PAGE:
When someone in our industry seems to “disappear,” I wonder what happened to them. When people who are known to quite a lot of us disappear, I realize that there are plenty of people who know what happened but probably quite a few who don’t know and are wondering just as I am. With that in-mind, let me share some news about two people who only just retired at the end of 2014 that many of you will know.
John Trigg has been involved with the Royal Society of Chemistry and still continues his involvement, had stayed busy with the now-defunct LIMS Institute, and is one of the few people to have won the LIMS Award. He has given his time and expertise to many of the events in our industry. Although we were not on a project together, I knew John from my days working with LIMS at Kodak. John did also write an ELN for Kodak, in the days before there were as many commercial choices for purchase. John is someone that I’ve always looked up to and he has always been generous with his time for me. He has also been responsible for my ability to participate in some of the industry events and periodicals, which I probably never sufficiently thanked him for, either.
Bob Meyer and I have been in-contact since soon after he began his career at LabAnswer. My continued involvement with LabAnswer and the fact that I’d been involved in any LabAnswer projects is probably due to Bob’s seemingly unwavering confidence in both LabAnswer and in GeoMetrick Enterprises. Where there are multitudes of high-level people in our industry who are too busy to spend time with someone whose business is as small as mine, Bob wasn’t one of them. He was as busy as the next person, probably even busier, but he always found time for me. We would have a few phone calls a year where we’d compare the market, discuss the economy in our industry, and share thoughts on the future of our market. I’ll miss those. Bob knew a lot about the industry, he was willing to share it, and he wanted to listen to what others had to say about it. In that, he was a rare and valuable person to know.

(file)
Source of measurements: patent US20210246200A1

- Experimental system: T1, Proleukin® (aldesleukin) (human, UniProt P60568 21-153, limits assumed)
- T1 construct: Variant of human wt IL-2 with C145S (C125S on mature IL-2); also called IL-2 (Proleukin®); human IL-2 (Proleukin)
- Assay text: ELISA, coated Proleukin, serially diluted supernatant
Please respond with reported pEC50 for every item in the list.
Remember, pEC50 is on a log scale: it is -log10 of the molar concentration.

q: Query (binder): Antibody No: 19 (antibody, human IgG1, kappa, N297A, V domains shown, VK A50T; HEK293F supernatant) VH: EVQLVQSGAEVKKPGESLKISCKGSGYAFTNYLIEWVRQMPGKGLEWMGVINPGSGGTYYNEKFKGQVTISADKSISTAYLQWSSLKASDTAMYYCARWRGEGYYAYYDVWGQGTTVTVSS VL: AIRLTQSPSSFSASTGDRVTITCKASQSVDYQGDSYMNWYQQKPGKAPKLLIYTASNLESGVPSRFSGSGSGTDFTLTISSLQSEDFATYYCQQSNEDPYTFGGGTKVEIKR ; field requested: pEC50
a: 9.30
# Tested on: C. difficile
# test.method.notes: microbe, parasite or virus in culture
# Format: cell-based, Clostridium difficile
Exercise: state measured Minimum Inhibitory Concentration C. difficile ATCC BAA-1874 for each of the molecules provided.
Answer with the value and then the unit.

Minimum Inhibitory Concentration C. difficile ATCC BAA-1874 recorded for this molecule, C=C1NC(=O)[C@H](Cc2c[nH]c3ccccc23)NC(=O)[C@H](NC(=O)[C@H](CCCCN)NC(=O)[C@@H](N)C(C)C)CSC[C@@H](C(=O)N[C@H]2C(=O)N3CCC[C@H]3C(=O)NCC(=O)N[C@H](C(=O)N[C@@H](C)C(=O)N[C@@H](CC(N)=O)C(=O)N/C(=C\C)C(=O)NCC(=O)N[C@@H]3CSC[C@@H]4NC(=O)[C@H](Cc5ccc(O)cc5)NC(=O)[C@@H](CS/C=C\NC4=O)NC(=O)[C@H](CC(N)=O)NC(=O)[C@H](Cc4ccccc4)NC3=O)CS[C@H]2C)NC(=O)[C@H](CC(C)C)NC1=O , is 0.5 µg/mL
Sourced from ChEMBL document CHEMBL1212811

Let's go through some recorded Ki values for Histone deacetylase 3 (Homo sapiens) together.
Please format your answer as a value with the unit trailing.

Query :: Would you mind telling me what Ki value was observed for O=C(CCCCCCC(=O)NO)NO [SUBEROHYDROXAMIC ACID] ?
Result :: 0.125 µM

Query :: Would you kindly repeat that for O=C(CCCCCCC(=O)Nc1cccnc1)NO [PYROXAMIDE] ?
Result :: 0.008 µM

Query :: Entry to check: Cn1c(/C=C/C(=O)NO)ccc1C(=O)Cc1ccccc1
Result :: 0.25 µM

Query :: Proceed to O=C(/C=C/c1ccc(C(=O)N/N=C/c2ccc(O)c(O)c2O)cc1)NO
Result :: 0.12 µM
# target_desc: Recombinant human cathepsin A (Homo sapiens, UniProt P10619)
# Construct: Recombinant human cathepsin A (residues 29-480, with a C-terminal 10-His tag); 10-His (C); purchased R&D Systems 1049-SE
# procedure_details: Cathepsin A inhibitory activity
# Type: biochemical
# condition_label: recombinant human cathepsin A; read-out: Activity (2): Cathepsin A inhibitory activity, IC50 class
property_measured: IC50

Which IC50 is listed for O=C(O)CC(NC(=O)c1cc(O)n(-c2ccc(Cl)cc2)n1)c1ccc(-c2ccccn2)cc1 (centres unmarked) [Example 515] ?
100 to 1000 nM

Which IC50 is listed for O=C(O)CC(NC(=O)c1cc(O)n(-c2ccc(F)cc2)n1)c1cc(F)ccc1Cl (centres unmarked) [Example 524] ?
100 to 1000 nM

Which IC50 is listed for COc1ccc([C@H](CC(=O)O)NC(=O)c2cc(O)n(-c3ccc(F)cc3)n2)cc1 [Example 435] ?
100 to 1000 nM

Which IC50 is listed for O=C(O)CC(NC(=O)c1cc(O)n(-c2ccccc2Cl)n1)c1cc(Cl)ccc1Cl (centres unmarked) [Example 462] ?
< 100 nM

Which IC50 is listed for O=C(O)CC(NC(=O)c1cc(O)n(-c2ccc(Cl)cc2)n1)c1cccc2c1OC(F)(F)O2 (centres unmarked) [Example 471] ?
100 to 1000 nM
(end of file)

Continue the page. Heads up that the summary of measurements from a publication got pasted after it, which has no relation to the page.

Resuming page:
In the end, while neither John nor Bob sound like they’ve remotely slowed-down for their retirement – just gone on to other opportunities – I already feel a gap in our industry at their absence. I wish them both well, but I deeply miss them both.